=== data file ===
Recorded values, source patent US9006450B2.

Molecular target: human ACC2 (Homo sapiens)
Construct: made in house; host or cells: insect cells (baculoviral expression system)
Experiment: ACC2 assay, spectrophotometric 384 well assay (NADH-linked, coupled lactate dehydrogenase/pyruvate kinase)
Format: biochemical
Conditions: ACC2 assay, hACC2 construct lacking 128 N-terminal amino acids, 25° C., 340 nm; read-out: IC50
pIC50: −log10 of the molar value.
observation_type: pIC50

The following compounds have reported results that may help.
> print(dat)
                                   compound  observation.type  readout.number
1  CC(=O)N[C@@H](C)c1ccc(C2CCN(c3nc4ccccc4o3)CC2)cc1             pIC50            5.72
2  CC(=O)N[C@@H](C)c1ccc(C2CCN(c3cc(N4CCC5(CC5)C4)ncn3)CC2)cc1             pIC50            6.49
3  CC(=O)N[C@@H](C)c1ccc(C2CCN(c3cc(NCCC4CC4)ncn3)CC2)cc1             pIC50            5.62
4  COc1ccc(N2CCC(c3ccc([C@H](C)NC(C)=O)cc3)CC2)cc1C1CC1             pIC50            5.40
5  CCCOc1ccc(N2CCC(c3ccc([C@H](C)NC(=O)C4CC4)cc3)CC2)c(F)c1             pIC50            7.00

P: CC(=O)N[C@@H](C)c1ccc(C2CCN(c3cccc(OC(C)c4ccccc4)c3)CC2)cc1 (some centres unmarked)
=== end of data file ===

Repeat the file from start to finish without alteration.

Recorded values, source patent US9006450B2.

Molecular target: human ACC2 (Homo sapiens)
Construct: made in house; host or cells: insect cells (baculoviral expression system)
Experiment: ACC2 assay, spectrophotometric 384 well assay (NADH-linked, coupled lactate dehydrogenase/pyruvate kinase)
Format: biochemical
Conditions: ACC2 assay, hACC2 construct lacking 128 N-terminal amino acids, 25° C., 340 nm; read-out: IC50
pIC50: −log10 of the molar value.
observation_type: pIC50

The following compounds have reported results that may help.
> print(dat)
                                   compound  observation.type  readout.number
1  CC(=O)N[C@@H](C)c1ccc(C2CCN(c3nc4ccccc4o3)CC2)cc1             pIC50            5.72
2  CC(=O)N[C@@H](C)c1ccc(C2CCN(c3cc(N4CCC5(CC5)C4)ncn3)CC2)cc1             pIC50            6.49
3  CC(=O)N[C@@H](C)c1ccc(C2CCN(c3cc(NCCC4CC4)ncn3)CC2)cc1             pIC50            5.62
4  COc1ccc(N2CCC(c3ccc([C@H](C)NC(C)=O)cc3)CC2)cc1C1CC1             pIC50            5.40
5  CCCOc1ccc(N2CCC(c3ccc([C@H](C)NC(=O)C4CC4)cc3)CC2)c(F)c1             pIC50            7.00

P: CC(=O)N[C@@H](C)c1ccc(C2CCN(c3cccc(OC(C)c4ccccc4)c3)CC2)cc1 (some centres unmarked)